Photo Courtesy of Creative Commons
Teasing is an inevitable part of growing up: almost everyone goes through it. However, when this teasing becomes repetitive with the intent to hurt someone, it becomes a more serious issue.
According to the National Bullying Prevention Center, over one in five children and teenagers report to have been bullied at school. This ridiculously high number is a result of those who make insensitive and hateful comments towards others, making them feel alone and ignored. The “Speak Up” campaign taking place this Apr./May at WCHS hopes to lower this number to make more students feel comfortable and included at school.
The “Speak Up” campaign is a movement at WCHS that gives students strategies to put an end to acts of hate at school. This is accomplished through sticking up for oneself or another student, making it known to someone that their comment is offensive.
“The ‘Speak Up’ campaign gives students, staff and parents a common a method to be able to address issues in a way that voices are able to be heard,” Ms. Heckert, WCHS principal, said.
The campaign is based off of “Teaching for Tolerance,” which is a nationally recognized program that gives students strategies to validate feelings of others or themselves. The four main principles of this program is to question, educate, interrupt and echo.
“These four easy tenets are for everybody to adopt and allow for people to feel like they have a support system,” Heckert said.
Within our school, the “Speak Up” campaign aims to make sure that bias or ignorant language is put to an immediate stop. The ultimate goal is to build community through compassion and tolerance.
“It is important for people to be treated equally,” sophomore Ben Scheck said. “Hopefully people learn to think before they speak.”
For those students who feel as though their voices are not always heard, the “Speak Up” campaign can help them learn a variety of strategies to express their feelings. This way they no longer feel that they are alone.
“Often times students feel dismissed when their peers make comments that are ignored and not addressed,” Heckert said. “Having four clear tools and resources gets everyone on the same page when addressing these uncomfortable situations.”
Another key point of the campaign is the importance of not being a bystander. Sitting back to watch these situations unfold allows acts of hate to proceed, which will cause students to not feel welcomed and tolerated at WCHS.
“If we sit by and allow people to hurt others, we are not creating the environment of everybody feeling like they belong,” Heckert said.
As mentioned before, the four tools are some of the easiest ways to not be a bystander.
When someone says something offensive you question them to see what they meant by the remark.
When you educate someone on why what they said is offensive and may not be what they intended to say.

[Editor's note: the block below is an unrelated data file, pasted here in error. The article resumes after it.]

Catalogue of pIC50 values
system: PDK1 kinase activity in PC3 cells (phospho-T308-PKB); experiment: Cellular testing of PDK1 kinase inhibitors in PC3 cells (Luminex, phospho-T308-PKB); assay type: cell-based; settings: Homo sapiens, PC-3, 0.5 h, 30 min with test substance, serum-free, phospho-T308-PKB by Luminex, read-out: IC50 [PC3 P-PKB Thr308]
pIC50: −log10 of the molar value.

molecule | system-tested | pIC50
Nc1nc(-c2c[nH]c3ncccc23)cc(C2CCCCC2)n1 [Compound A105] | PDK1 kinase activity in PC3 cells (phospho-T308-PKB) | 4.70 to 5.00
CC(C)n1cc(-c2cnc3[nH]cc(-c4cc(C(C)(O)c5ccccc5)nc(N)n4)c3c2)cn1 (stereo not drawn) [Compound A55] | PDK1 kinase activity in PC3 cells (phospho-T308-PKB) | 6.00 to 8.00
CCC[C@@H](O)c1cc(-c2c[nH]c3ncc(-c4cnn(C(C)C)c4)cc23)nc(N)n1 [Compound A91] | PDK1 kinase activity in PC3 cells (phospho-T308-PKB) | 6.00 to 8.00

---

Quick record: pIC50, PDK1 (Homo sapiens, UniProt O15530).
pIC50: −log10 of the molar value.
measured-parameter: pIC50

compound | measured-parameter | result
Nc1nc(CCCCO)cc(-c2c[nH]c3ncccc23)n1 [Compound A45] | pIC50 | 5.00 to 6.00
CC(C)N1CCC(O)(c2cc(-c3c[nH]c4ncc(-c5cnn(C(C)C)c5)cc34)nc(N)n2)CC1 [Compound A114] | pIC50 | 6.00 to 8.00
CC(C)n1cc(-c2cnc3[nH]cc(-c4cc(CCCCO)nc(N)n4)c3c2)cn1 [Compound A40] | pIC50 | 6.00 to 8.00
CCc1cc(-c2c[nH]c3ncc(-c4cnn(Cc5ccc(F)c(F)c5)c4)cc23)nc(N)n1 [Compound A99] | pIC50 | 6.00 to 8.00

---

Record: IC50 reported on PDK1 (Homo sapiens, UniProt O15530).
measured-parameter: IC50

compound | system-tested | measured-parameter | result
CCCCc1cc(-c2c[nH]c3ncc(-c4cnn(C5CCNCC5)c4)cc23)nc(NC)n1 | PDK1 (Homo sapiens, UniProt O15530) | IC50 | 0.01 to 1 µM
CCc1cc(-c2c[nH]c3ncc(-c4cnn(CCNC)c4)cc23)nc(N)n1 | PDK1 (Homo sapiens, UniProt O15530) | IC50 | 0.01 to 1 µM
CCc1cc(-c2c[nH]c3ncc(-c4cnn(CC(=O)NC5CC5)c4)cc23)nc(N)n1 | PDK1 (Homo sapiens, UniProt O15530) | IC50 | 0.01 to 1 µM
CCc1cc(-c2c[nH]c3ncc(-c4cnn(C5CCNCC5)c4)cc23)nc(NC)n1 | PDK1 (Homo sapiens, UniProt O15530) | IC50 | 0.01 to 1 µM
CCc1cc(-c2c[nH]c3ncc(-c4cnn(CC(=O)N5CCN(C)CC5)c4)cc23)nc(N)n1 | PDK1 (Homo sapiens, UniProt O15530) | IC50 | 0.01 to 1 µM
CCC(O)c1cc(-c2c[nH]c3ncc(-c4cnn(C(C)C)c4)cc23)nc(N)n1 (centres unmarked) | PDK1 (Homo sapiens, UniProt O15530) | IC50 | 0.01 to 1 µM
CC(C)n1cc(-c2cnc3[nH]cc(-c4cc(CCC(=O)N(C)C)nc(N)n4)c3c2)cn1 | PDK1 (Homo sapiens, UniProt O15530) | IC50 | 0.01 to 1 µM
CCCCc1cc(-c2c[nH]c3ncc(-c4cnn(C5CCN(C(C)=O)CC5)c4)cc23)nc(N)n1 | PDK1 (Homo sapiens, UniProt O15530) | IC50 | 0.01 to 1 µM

Putting a stop to the remark versus walking away.
When someone interrupts an offensive remark, someone else would reiterate what their peer previously said.
“It is important to stand up for others when they are in uncomfortable situations as I would want someone to do the same for me, ” sophomore Isabella Caraballo said.
During the month of Apr., the first “Speak Up” event took place during student’s fourth period classes. Students watched a video explaining the goals of the campaign and the importance of tolerance. Some of the main points of the video was to speak up with phrases such as, “That offends me,” or “Why would you say something like that?” in order for ignorant language to be stopped. It focused on the four tenets and how students can use them, which shows that there are many ways to “Speak Up”.
Another “Speak Up” event that will take place at WCHS involves presenting student volunteers different scenarios and having them respond to what they would do in that situation. This will show the different ways that students may respond to different scenarios and how there are many different approaches to what a student could do to “Speak Up.”
“We want to talk about those scenarios and create a climate in the classroom where students have the ability talk through different situations,” Heckert said.
Overall, the big picture of the “Speak Up” campaign is to make sure students leave WCHS having the knowledge to go out into the real world and be able to deal with insensitive people in the best way. Unfortunately, the reality is that not everybody is thoughtful to other people’s feelings, which is why the message of “Speak Up” is so important.
“It is very protected bubble that we have here at WCHS and for the most part everybody gets along but that is not always the way it works,” Heckert said. “At the end of the day, we want to make sure that when we leave here we are giving good life skills to deal with situations outside of these halls.”